One last thing: If you’re going to get only one pair of speakers, think long and hard about whether you’d be happier with speakers that sound great or that reproduce sound accurately. Reference monitors generally reproduce music more accurately than regular speakers, but that doesn’t mean they sound better for everyday listening. I prefer the smaller Audioengine A2+ speakers for almost everything I do at my Mac except mixing and mastering. On the other hand, switching between two sets of speakers — even if neither pair are reference monitors — almost always highlights a flaw I might not have noticed with one set of speakers.

As always, your mileage may vary. You need to listen to your almost-finished songs on as many different devices and through as many types of speakers as possible. I consider this step one of the most important in creating great-sounding songs. After you’re happy with what you’re hearing at your desk, export (share) the song and listen to it in your car, on your home stereo, on a boom box, in the shower, on Bluetooth speakers, on an iDevice — with and without earphones — and on every other device you can find.

I always carry a notebook to write down anything that sounds funky as well as the audio system I was listening to. After listening to a semi-finished track on five or six different sound systems, I go back to GarageBand and try to fix the funkiness. Then I export a new version and listen on five or six different devices again. If I still hear flaws, I repeat the process until all the funkiness has been removed and I don’t have notes from any of the sound systems. When that happens, the last version I exported becomes the golden master and is the version I share with the world.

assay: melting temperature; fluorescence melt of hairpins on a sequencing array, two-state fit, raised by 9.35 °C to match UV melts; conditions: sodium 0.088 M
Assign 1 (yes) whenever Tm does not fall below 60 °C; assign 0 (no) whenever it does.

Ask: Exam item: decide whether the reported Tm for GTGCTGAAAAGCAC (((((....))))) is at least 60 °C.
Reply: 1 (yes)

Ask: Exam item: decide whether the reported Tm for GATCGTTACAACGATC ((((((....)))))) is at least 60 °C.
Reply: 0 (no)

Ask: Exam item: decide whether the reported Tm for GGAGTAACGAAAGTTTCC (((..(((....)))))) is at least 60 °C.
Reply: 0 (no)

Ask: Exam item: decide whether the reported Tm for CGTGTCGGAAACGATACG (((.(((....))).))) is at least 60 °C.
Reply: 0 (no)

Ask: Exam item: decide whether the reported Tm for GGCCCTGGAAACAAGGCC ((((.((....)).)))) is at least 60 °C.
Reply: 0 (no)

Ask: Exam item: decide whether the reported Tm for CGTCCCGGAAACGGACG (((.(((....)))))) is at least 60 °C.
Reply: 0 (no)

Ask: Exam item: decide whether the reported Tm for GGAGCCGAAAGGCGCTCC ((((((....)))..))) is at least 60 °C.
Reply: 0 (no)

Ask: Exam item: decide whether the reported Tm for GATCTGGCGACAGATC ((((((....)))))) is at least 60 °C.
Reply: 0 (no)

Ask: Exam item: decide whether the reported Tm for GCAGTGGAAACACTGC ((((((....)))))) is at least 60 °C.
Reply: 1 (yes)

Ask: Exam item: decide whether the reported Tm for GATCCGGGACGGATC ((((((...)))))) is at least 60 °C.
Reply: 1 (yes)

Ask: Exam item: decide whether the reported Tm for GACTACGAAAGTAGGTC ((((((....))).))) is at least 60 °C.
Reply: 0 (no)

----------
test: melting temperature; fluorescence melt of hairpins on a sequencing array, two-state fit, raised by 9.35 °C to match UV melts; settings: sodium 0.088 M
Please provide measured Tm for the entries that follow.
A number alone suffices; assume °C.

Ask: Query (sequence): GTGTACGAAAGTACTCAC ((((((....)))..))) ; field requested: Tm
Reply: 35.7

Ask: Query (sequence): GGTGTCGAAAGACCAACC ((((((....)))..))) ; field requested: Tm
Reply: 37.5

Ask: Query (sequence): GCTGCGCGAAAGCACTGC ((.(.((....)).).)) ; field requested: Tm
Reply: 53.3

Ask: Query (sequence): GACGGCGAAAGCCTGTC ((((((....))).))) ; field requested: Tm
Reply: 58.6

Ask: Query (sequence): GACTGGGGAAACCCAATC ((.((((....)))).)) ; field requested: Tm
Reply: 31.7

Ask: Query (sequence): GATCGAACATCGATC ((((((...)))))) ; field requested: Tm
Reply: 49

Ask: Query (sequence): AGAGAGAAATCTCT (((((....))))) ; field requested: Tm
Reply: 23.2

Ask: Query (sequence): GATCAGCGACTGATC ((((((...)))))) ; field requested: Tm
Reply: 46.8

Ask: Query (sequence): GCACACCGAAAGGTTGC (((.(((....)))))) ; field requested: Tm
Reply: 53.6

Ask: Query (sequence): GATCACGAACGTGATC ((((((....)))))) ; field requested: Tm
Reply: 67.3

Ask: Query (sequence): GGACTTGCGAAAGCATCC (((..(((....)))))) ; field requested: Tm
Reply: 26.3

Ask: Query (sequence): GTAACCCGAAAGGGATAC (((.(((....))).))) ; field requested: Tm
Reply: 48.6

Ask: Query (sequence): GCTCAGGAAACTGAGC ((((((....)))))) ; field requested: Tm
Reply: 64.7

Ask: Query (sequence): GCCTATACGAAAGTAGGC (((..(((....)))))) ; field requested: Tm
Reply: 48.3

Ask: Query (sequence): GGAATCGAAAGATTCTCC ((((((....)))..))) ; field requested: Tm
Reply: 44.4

Get better headphones

You should use sealed headphones — ones that leak as little sound as possible — when you record. If you’re using cheap headphones with porous foam ear cups when you sing, some of the music you’re hearing in the headphones is likely to bleed onto your track.

Good sealed headphones not only prevent such noises from leaking onto your track but also reproduce sound more accurately than cheaper models.

Don’t underestimate the importance of a good set of cans. You’ll almost certainly improve your vocal and acoustic instrument tracks when you can hear the other instruments and voices clearly. And you’ll have fewer takes spoiled by sound leaking from your cans.

Fine-tune mic placement

The location of your microphone makes all the difference when you’re recording. I’ve heard many recording engineers tell me that setting up mics correctly can take longer than the actual recording.